[0006] Studies have suggested that a significant contribution to low k dielectric degradation during photoresist removal processes results from the use of oxygen and/or nitrogen and/or fluorine containing gas sources for generating ashing plasmas. Although gas mixtures containing one or more of these sources efficiently ash photoresist from the substrate, the use of these gas sources has proven detrimental to substrates containing low k dielectrics. For example, oxygen-containing plasmas are known to raise the dielectric constant of low k dielectric underlayers during plasma processing. The increases in dielectric constant affects, among others, interconnect capacitance, which directly impacts device performance. Moreover, the use of oxygen-containing plasmas is generally less preferred for advanced device fabrication employing copper metal layers since copper metal is readily oxidized. Occasionally, the damage caused by oxygen containing plasmas is not readily detected during metrology inspection of the substrate after plasma processing. However, the damage can be readily demonstrated and observed by a subsequent wet cleaning process, as may be typically employed after plasma ashing, wherein portions of the carbon and/or hydrogen-containing low k dielectric material are removed. The removed portions of the dielectric material are a source of variation in the critical dimension (CD) of the feature that is frequently unacceptable and impacts overall device yield. Moreover, even if a wet clean process is not included, the electrical and mechanical properties of the dielectric material may be changed by exposure to the oxygen-free plasmas thereby affecting operating performance. It is believed that carbon is depleted from the dielectric material during the oxygen containing plasma exposure.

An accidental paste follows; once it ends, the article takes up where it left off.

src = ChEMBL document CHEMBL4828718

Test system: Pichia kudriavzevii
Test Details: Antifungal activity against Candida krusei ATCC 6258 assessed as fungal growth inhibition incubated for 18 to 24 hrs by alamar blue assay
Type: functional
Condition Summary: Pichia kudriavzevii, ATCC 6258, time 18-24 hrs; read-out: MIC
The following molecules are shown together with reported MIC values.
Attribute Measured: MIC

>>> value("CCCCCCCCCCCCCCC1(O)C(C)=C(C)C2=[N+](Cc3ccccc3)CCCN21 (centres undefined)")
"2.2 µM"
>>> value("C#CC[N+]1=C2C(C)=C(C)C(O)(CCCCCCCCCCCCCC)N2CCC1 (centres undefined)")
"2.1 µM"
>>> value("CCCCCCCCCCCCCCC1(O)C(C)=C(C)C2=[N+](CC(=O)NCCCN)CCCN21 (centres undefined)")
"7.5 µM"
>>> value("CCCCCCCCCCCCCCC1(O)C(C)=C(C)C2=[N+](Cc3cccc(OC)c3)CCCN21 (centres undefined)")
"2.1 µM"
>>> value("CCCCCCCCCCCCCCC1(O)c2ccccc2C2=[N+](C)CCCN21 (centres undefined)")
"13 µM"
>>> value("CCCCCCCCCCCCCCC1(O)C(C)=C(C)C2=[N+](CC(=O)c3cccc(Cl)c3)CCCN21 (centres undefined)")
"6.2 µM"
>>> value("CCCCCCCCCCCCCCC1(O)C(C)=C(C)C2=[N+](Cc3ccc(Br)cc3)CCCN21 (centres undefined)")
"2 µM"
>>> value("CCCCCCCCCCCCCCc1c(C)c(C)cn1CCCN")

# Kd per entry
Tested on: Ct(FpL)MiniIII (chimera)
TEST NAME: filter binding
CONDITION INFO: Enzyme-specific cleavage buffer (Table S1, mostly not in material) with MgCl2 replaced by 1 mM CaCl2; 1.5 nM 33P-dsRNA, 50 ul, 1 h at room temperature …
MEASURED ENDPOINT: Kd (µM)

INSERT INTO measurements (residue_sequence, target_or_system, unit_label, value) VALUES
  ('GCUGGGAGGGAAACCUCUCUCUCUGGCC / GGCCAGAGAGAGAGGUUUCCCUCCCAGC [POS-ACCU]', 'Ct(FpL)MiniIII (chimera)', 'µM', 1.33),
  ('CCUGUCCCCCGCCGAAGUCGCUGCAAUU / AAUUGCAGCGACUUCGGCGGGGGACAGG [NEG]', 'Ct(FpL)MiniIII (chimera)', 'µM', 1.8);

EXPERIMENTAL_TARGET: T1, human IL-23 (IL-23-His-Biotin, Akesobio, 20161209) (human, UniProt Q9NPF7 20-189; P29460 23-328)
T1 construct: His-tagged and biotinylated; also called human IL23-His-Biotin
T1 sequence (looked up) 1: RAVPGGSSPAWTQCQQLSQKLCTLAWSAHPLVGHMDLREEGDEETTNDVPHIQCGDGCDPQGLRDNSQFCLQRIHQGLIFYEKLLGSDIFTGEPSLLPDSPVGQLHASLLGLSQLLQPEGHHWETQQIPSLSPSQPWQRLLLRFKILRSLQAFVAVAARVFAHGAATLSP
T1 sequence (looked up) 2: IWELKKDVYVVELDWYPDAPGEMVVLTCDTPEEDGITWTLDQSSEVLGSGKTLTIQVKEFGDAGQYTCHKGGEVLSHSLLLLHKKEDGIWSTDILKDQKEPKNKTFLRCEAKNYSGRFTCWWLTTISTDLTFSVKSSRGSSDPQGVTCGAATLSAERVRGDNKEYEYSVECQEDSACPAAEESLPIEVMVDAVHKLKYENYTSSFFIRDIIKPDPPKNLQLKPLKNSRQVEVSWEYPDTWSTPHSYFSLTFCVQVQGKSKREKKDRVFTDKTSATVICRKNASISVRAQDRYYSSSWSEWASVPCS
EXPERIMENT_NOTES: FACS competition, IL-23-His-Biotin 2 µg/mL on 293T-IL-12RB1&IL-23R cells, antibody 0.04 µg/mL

[0007] Ideally, the ashing plasma should not affect the underlying low k dielectric layers and preferentially removes only the photoresist material. The use of traditional dielectrics (higher k values) such as SiO2 provided high selectivity with these gas sources and was suitable for earlier device generation. However, in order to minimize damage to the low k dielectric, oxygen free and nitrogen free plasma processes have been developed. One such process includes generating plasma from a gas mixture comprising helium and hydrogen resulting in a different mechanism of removal. The oxygen free and nitrogen free plasma such as the plasma formed from helium and hydrogen is less aggressive and does not completely react with the photoresist in the traditional sense. Rather, it is believed that the plasma renders portions of the photoresist to be removable such as by sublimation. As a result of the mechanism of removal, while effective for removing photoresist material from the substrate, the plasma exposure tends to deposit large bodies of the sublimed or removed photoresist and byproducts within the processing chamber and in areas downstream from the plasma process chamber such as in the exhaust lines and any components therein. The buildup of ashing material can lead to short mean-time-between-clean (MTBC) and frequent rebuild/replacement of vacuum hardware resulting in loss of throughput and increased costs of ownership. Additionally, deposits of photoresist material within the process chamber that are located above the plane of the substrate can lead to particulate contamination on the substrate, thereby further affecting device yields.